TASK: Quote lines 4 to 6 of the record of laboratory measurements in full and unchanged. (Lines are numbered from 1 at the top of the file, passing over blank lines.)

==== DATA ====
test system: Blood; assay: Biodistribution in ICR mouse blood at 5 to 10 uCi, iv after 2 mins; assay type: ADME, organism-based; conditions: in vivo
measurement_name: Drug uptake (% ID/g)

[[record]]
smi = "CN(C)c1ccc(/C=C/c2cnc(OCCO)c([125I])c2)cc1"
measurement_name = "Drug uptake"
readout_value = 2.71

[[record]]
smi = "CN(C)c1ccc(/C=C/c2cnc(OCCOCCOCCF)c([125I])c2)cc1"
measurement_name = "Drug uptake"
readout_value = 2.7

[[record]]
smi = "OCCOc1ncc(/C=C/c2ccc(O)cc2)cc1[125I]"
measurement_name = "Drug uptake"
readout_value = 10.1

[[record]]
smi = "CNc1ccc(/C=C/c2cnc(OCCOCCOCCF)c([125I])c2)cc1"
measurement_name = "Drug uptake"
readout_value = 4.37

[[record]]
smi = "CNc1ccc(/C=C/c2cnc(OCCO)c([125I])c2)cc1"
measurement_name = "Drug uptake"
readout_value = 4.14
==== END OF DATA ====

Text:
smi = "CN(C)c1ccc(/C=C/c2cnc(OCCO)c([125I])c2)cc1"
measurement_name = "Drug uptake"
readout_value = 2.71